Baby & Toddler

The Nanny Share Nightmare



This nanny-share business is a lot like dating.

D.C. is blessed with a large number of online parent networks—hyperlocal and greater DC listservs that make you feel like you’re not alone in this grand experiment of raising a child and give you great advice on questions big and small. I’ve always felt a real bond with these people.

Until now. After a long, hard summer, I’ve come to the conclusion that a large segment of the parents in D.C. are psychopaths. Or at the very least, not looking out for my family’s welfare. In the slightest.

We spent our summer desperately searching for a spot in a nanny-share for our little boy.  I never dated much (I was more of a serious monogamist), but now I think I understand that unique hell. The feeling of possibility at the beginning. That wonderful moment when you realize you might just live happily ever after. The weeks spent building and strengthening the new relationship. And then…sudden, crushing, rejection.

There was the family that spent weeks talking and meeting with us only to reveal that we were only one of several families they were talking to, and we hadn’t made the cut.

They then introduced us to the family who strung us along for a month but ultimately committed. It was full steam ahead until their baby became super-mobile, thus freaking out her parents, who broke up with me via email.

And there were others. Each rejection found me cranky and weepy, cursing our neighbors and our bad luck.

Sick of the abuse, I decided to seize control of the situation and build my own share. I found a great nanny, the perfect family, and even decided I could pay for the nanny solo for a few weeks until they could start. Long story short, the nanny took an unexpected jaunt to Senegal, the share family got spooked by the unreliability of nannies vs. daycare, backed out, and I was back to square one. And a whole lot poorer.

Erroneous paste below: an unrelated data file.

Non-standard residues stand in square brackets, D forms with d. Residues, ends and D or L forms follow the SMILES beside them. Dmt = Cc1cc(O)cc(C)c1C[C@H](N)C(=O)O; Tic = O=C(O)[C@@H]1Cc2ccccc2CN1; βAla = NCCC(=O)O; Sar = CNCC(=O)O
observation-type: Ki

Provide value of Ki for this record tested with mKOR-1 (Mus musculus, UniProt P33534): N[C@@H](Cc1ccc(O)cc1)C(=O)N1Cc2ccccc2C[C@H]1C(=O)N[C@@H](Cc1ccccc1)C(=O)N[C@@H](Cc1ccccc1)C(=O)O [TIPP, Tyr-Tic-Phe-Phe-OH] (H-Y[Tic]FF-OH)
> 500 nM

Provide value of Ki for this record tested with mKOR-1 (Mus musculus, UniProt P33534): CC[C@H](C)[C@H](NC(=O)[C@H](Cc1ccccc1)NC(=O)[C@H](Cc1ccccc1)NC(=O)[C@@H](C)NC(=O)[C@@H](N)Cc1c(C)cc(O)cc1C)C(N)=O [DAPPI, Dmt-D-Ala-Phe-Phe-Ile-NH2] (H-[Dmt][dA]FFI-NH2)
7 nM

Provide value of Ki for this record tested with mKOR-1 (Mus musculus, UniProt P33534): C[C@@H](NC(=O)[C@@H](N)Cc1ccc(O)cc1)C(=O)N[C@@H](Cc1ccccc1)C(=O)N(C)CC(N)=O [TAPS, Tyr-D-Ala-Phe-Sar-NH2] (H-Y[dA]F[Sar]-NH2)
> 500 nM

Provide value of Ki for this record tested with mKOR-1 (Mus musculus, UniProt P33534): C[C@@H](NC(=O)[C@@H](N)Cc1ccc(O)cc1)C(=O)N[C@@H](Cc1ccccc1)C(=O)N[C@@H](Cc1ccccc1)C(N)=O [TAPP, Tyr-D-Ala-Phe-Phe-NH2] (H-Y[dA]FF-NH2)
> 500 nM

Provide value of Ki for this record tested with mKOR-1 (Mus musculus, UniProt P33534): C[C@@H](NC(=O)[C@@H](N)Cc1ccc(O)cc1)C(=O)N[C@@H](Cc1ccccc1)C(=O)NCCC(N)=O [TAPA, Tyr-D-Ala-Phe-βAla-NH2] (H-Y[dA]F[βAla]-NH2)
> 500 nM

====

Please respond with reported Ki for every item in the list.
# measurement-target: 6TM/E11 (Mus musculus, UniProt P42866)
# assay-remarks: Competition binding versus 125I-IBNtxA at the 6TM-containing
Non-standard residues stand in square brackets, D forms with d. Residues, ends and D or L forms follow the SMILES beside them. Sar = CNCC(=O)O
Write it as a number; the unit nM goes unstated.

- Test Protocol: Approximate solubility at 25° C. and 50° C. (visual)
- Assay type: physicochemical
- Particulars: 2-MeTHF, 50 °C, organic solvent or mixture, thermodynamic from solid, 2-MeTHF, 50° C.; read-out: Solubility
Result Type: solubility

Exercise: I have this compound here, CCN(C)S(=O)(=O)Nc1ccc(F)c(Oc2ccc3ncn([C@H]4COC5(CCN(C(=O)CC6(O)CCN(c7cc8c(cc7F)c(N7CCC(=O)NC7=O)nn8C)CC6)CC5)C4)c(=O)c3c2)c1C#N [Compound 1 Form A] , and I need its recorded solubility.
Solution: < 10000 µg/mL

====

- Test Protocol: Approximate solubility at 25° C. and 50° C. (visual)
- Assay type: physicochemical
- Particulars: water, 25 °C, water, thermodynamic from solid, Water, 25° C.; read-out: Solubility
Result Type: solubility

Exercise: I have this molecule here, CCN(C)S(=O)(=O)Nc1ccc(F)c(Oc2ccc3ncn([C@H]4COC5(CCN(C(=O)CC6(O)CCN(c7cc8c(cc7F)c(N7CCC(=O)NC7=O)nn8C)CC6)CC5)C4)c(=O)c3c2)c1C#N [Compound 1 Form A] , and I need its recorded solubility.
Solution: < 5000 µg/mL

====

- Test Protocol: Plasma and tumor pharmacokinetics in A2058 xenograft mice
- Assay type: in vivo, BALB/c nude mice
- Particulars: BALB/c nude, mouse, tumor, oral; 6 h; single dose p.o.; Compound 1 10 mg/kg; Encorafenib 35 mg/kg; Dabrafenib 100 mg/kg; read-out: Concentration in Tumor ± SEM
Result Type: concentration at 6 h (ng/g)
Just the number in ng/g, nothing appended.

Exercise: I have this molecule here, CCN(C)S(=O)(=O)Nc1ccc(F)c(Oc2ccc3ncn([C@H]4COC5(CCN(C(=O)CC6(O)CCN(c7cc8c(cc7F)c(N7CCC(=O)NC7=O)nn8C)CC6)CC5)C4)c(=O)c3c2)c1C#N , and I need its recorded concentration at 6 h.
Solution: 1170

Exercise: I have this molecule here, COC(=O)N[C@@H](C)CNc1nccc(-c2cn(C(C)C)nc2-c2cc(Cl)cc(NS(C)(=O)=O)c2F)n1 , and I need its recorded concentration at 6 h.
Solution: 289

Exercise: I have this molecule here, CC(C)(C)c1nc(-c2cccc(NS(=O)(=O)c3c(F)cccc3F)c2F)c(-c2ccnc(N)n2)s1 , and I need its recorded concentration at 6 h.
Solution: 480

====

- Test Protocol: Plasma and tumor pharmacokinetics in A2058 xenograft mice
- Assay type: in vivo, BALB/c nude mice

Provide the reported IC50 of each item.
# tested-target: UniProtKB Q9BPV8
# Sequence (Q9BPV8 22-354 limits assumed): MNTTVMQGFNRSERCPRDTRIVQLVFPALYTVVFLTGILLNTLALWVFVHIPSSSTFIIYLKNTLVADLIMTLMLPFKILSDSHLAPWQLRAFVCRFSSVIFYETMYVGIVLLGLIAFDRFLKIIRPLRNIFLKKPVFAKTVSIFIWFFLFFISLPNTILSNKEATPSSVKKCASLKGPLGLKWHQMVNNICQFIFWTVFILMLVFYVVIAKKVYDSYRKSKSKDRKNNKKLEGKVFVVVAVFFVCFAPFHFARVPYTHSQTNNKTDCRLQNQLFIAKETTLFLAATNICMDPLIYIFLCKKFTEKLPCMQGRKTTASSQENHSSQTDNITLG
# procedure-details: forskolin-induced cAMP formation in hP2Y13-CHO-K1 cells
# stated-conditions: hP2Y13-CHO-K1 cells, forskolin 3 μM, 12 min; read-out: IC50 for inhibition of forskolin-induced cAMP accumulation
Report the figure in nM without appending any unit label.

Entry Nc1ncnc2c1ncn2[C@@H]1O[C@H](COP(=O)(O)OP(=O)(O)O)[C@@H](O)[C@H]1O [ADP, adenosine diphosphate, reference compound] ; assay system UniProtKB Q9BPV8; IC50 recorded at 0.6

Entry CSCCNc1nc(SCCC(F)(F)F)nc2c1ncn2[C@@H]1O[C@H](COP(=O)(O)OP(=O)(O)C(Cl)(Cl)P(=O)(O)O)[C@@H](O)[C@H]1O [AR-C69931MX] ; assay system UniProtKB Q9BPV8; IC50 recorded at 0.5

By the end of September, all of the drama had worn me down.  Worse yet, it had eroded my basic belief in the goodness of other people AND completely destroyed my faith in my own judgment. How could I be so wrong about these people so many times? Just thinking about it would bring me to tears.

Compounding everything was the fact that my older boy was slowly freaking out. Seems that my nanny drama had become his nanny drama, and he was too little to cope with the stress and just broke down at any tiny frustration. On doctor’s orders, we put a moratorium on nanny-talk during the children’s waking hour. God bless that M.D.; this was the relief that we ALL needed.

Today I go whole days without stressing about the situation. We’ve got a nanny we trust and can rely on, and are slowly putting the share pieces in place.

We’re cautiously optimistic. Because psychopaths or no psychopaths, I’ve got to believe in the goodness of other parents. The alternative is unthinkable.

Lili Kalish GerschLili Kalish Gersch is the director of literature, music and Jewish life at the Washington DCJCC and the former managing editor of MyJewishLearning.com. She lives in Washington, DC with her husband and three sons.

The opinions expressed here are the personal views of the author. Comments are moderated, so use your inside voices, keep your hands to yourself, and no, we're not interested in herbal supplements.

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